Is it me? Second faulty EP8 after 315 miles total…

RJUK

Active member
Sep 29, 2021
548
288
UK
Granted I have the old style removable e8010 battery, but if I’m going to apply water to bike I always remove the battery ,wash , dry,wait overnight and keep bike in a warm place to totally dry out on the fear that water will short circuit something. I have zero proof that this is a good idea but it seems right to me
It's not water getting into the battery that's the problem. It's water/dirt getting to the bearings of the motor and corroding them.
 

Cyclopath1000

Active member
Apr 26, 2019
310
125
Davis Ca
I’m not disagreeing but I figured the battery or something shorting out due to water being a conductor was something that I could minimize. I have never as I recall directly hosed down or submerged the motor. Even in NorCal that makes creek crossings problematic when they are running high.
 

RJUK

Active member
Sep 29, 2021
548
288
UK
I’m not disagreeing but I figured the battery or something shorting out due to water being a conductor was something that I could minimize. I have never as I recall directly hosed down or submerged the motor. Even in NorCal that makes creek crossings problematic when they are running high.
Oh sure - as long as water can't get into the frame with the battery out then it can't hurt to remove it. But the thing that tends to kill ebikes is water/dirt getting into the motor bearings. Probably better off putting a plastic bag over the motor area before you wash the rest of the bike, then just wiping the motor area down with a damp rag.
 

volts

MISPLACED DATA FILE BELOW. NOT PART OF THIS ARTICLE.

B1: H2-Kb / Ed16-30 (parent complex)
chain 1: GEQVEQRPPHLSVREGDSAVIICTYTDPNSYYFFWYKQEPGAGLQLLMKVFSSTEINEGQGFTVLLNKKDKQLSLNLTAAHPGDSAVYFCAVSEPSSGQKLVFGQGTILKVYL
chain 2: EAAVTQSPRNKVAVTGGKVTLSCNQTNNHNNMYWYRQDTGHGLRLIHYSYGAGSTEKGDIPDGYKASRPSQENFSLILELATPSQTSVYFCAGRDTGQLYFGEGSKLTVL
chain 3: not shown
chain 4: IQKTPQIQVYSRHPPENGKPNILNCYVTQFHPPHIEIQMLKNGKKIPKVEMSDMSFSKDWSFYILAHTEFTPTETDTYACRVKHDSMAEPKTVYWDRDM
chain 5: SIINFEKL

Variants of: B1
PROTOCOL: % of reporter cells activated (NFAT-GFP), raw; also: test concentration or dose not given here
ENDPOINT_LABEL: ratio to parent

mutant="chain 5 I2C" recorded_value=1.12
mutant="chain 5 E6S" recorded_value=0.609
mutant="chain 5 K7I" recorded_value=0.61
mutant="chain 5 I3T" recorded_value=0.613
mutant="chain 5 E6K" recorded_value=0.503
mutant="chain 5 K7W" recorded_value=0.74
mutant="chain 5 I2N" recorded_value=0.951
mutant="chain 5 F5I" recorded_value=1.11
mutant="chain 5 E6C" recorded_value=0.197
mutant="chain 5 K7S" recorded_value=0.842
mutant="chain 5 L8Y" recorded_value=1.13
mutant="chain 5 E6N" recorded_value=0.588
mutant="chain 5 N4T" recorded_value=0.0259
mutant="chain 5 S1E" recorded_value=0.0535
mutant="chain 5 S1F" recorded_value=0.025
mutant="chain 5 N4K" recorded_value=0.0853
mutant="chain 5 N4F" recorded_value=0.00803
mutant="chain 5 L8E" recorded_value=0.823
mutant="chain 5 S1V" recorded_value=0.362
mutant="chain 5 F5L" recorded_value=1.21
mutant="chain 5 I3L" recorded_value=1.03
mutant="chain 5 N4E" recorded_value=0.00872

Active member
May 15, 2018
338
258
DK
Correct Shimano motors are not serviceable. I replaced my e8000 at 5k miles all sorts of clunking started for the last 500 miles. Motor was $1200 direct from Shimano. 2019 model year so approx $300/year without installation. That’s in my acceptable range. Not much different than what 5k miles of drivetrain parts typically cost. Or a couple sets of linkage bearing replacement. E biking isn’t exactly a cheap sport.
It's not always possible or at least easy to get a new motor. I also doubt you can get the E8000 anywhere anymore. This basically means that if your motor went dead after warranty, your frame is dead (unless you can rewire and aquire an EP8, they do after all use same bolt holes).
5k miles for a motor is acceptable in my opinion as well, but would it also be acceptable had it failed after 2k? That's not an unlikely scenario.
With your story, this was acceptable. But to make a motor that is not serviceable creates a LOT of other situations that unlike your personal story are unacceptable.
That's why I would never recommend anyone to get a Shimano motor driven frame unless they plan on selling the bike within 2 years of purchase from new, and I would NEVER recommend anyone to buy used frames with Shimano motors.
 

RJUK

Active member
Sep 29, 2021
548
288
UK
It's not always possible or at least easy to get a new motor. I also doubt you can get the E8000 anywhere anymore. This basically means that if your motor went dead after warranty, your frame is dead (unless you can rewire and aquire an EP8, they do after all use same bolt holes).
5k miles for a motor is acceptable in my opinion as well, but would it also be acceptable had it failed after 2k? That's not an unlikely scenario.
With your story, this was acceptable. But to make a motor that is not serviceable creates a LOT of other situations that unlike your personal story are unacceptable.
That's why I would never recommend anyone to get a Shimano motor driven frame unless they plan on selling the bike within 2 years of purchase from new, and I would NEVER recommend anyone to buy used frames with Shimano motors.